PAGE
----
Python
R
redivis_file = redivis.file("rnwk-acs3famee.pVr4Gzq54L3S9pblMZTs5Q")
# Download the file
download_location = redivis_file.download("./my-downloads")
f = open(download_location, "r")
# Read the file into a variable
file_content = redivis_file.read(as_text=True)
print(file_content)
# Stream the file as bytes or text
with redivis_file.stream() as f:
f.read(100) # read 100 bytes
with TextIOWrapper(redivis_file.stream()) as f:
f.readline() # read first line
# We can also iterate over all files in a table
for redivis_file in redivis.table("_source_").list_files():
# Do stuff with file
redivis_file <- redivis::file("s335-8ey8zt7bx.qKmzpdttY2ZcaLB0wbRB7A")
# Download a file
redivis_file$download("/path/to/dir/", overwrite=TRUE)
# Read a file
data <- redivis_file$read(as_text=TRUE)
# Stream a file (callback gets called with each chunk)
data <- redivis_file$stream(function(x) {
print(length(x))
})
# We can also iterate over all files in a table
for (redivis_file in redivis::table("_source_")$list_files()){
# Do stuff with file
}

6. Analyze data

At this point, you have all the tools you need to work with your data in your chosen language. The Python, R, Stata, and SAS ecosystems contain myriad tools and libraries for performing sophisticated data analysis and visualization.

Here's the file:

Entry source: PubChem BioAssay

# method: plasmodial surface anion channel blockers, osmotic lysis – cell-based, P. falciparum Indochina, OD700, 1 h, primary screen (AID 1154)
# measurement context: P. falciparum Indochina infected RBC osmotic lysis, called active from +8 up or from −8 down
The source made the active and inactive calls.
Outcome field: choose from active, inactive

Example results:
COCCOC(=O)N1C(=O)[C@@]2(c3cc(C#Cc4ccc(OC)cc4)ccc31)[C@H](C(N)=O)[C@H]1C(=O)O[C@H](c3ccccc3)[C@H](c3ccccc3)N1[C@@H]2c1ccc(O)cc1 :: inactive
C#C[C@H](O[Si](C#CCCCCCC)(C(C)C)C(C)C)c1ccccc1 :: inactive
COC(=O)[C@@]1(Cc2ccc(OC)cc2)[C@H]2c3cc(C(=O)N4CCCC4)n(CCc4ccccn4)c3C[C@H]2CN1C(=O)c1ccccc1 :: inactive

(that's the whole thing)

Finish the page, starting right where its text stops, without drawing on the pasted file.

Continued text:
The notebook interface is based off of Jupyter notebooks, and has similar capabilities. You can also export a read-only copy of your notebook as an .ipynb, PDF, or HTML file.
Learn more in the Notebooks reference section.

7. Create an output table

Notebooks can produce an output table, which you can sanity check and further analyze in your project by including in other notebooks or exporting to other systems.
Python
R
Stata
SAS
# Read table into a pandas dataframe
df = redivis.table('_source_').to_pandas_dataframe()
# Perform various data manipulation actions
df2 = df.apply(some_processing_fn)
# Create an output table with the contents of this dataframe
redivis.current_notebook().create_output_table(df2)
# Read table into a tibble
tbl = redivis::table('_source_')$to_tibble()
# Perform various data manipulation actions
tbl2 = tbl %>% mutate(...)
# Create an output table with the contents of this dataframe
redivis::current_notebook()$create_output_table(tbl2)
%%stata -doutd df2
/*
Once this cell executes, the current dataset will be pushed
to the python variable df2
*/
rename v* newv*
# Via python, pass this dataframe to the output table
redivis.current_notebook().create_output_table(df2)
# Convert a SAS table to a pandas dataframe
df = sas_table.to_df()
# Create an output table with the contents of this dataframe
redivis.current_notebook().create_output_table(df)

Next steps

Share and collaborate

All Redivis notebooks support real-time collaboration, allowing multiple editors to edit and run cells in a running notebook. When another editor is active in a notebook, you will see a colored cursor associated with them (much like a Google Doc).
Share your project to work with collaborators in real time, and make it public so that others can fork off of and build upon your work.

Cite datasets in your publications

If the work you're doing leads to a publication, make sure to reference the dataset pages from datasets you've used for information from the data administrators on how to correctly cite it.
Last modified 6d ago